State of emergency vs state of disaster — why does Victoria have both?

For the past six months, Victorians have watched the State Government use a broad range of powers to control the coronavirus pandemic.

On Sunday, Premier Daniel Andrews announced Victoria’s state of emergency would be extended for four more weeks.

But Victoria is also under a state of disaster and while it sounds like that would trump a state of emergency, the two terms operate under different legislation and state mechanisms.

Here’s why both are being enforced at the same time.

Three police officers at a coronavirus checkpoint on a highway.
Police officers set up a “ring of steel” around Melbourne a few weeks ago to enforce lockdown restrictions.(ABC News: Simon Winter)

What is a state of emergency?

A state of emergency first came into effect on March 16 to give the Chief Health Officer Brett Sutton wide-ranging powers to enforce coronavirus restrictions.

The declaration is made under the Public Health and Wellbeing Act 2008 when there is a serious risk to public health.

Among the powers it provides, it allows Professor Sutton to direct health officials to detain people, search premises without a warrant and force people or areas into lockdown if it is considered necessary to protect public health.

A state of emergency was initially declared to give Victorian authorities the power to enforce two essential rules: physical distancing and quarantine requirements.

Why has the state of emergency been extended?

With cases of the virus still emerging in Victoria, Premier Daniel Andrews says it is necessary to extend the state of emergency for another four weeks so there is “no doubt as to the authority and the effectiveness of all of the measures that we’ve put in place”.

He said the Government took no joy in having to enforce the rules.

“But they are critically important and as you can see from these numbers, and although it is only early signs, and we do know that there’s that lag effect, but these are encouraging numbers,” he said.

How long can we be under a state of emergency?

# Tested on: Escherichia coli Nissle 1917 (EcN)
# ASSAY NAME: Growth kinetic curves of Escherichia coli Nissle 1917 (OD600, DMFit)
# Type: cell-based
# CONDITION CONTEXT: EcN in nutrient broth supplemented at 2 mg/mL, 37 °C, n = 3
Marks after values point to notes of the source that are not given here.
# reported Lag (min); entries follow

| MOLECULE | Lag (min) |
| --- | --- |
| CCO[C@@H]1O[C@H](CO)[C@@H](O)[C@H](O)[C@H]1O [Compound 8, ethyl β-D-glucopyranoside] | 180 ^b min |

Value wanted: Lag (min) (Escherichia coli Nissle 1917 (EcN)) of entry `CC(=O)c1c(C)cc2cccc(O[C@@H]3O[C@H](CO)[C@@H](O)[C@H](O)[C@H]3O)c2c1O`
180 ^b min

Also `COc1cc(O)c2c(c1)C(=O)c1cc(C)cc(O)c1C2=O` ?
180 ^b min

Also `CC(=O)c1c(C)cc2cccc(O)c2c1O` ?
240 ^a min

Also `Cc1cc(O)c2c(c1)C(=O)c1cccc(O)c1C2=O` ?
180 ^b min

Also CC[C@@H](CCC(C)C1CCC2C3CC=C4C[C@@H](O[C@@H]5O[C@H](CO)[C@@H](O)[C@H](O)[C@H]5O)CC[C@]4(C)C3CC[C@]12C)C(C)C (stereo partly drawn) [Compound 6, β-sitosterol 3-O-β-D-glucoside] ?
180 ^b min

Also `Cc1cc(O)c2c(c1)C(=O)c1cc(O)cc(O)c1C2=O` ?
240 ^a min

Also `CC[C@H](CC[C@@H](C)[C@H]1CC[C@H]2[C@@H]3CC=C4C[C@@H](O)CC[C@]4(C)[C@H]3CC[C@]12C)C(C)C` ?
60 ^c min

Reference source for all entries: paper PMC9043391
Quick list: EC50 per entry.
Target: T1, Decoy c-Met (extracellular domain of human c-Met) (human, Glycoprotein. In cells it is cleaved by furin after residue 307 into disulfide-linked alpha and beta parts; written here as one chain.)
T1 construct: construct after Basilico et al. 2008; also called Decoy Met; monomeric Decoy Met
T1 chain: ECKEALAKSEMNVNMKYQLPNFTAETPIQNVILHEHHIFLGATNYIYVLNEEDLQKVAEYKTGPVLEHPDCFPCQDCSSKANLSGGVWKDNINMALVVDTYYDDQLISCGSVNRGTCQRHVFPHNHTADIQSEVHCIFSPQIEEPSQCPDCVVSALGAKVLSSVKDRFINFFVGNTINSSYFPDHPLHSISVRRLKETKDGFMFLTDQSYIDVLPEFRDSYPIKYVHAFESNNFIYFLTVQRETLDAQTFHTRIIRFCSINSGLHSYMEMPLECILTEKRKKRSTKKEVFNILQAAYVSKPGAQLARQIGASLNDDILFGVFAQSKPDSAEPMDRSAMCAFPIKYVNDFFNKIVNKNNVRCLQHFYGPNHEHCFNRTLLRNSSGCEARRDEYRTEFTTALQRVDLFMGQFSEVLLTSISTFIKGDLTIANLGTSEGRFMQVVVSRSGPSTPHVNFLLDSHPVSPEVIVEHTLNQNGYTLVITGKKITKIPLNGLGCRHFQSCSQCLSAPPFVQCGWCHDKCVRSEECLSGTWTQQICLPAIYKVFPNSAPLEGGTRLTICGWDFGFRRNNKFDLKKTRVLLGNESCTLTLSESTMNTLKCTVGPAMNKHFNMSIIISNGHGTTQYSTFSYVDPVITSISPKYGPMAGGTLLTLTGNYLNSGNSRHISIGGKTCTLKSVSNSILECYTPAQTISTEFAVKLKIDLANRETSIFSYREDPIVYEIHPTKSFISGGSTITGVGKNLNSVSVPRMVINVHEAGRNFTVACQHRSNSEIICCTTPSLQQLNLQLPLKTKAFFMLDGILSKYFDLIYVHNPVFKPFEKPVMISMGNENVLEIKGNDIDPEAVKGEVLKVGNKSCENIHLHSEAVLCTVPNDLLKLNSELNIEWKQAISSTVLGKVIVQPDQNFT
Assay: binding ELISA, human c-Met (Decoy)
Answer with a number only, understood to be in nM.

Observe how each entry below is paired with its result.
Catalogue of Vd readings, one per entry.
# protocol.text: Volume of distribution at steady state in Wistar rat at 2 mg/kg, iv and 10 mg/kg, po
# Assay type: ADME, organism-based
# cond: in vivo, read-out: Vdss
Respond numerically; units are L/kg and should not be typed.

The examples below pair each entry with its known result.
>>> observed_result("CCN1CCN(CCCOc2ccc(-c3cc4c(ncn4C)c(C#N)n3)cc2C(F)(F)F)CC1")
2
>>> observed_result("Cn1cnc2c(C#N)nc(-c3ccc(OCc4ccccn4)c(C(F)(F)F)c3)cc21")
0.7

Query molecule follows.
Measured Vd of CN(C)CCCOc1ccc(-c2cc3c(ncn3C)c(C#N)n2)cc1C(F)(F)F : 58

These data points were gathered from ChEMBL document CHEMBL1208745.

A state of emergency can be imposed for six months before it must be revoked.

So it can be in effect until midnight on September 13 unless an amendment is made to the legislation to extend it past six months.

Mr Andrews has already flagged this as a possibility.

How is a state of disaster different?

A state of disaster came into effect on August 2 for one month so stricter, stage 4 restrictions could be enforced.

It is due to end at 6:00pm on September 2.

Under the emergency management act, a state of disaster can be declared if the Premier is satisfied an emergency “constitutes or is likely to constitute a significant and widespread danger to life or property in Victoria”, which includes a plague or epidemic.

Lisa Neville speaking at a press conference outside.
A state of disaster gives Minister for Police and Emergency Services Lisa Neville broader powers to enforce restrictions.(AAP: James Ross)

It allows police to enforce rules such as the nightly 8:00pm to 5:00am curfew and restrict people’s movement such as the ban on people travelling beyond the 5 kilometre radius around their home.

It also gives authorities the ability to suspend acts of parliament and take possession of properties.

A state of disaster can be declared for the whole of Victoria, or any part of it.

It currently applies to the whole of the state.

While the state of disaster is due to end in just over two weeks, a declaration can be made to continue if the Premier decides it is necessary based on advice from the Minister for Police and Emergency Services and Emergency Management Commissioner Andrew Crisp.

Why do we need both at the same time?

Daniel Andrews speaks to media at a press conferences with microphones in front of him
State of emergency and state of disaster declarations work best in combination, Premier Daniel Andrews says.(AAP: Daniel Pockett)

Mr Andrews says both declarations are needed so authorities have the full range of powers they require to enforce restrictions on movement and keep people safe.

While the state of emergency grants powers to the Chief Health Officer to do “whatever is necessary to contain the spread of the virus and reduce the risk to the health of Victorians”, the state of disaster grants powers to Minister for Police and Emergency Services Lisa Neville to respond to the disaster.

Mr Andrews has previously said while states of disaster and emergency can operate independently, they work best together, and he has been advised the conditions needed to trigger them are present.

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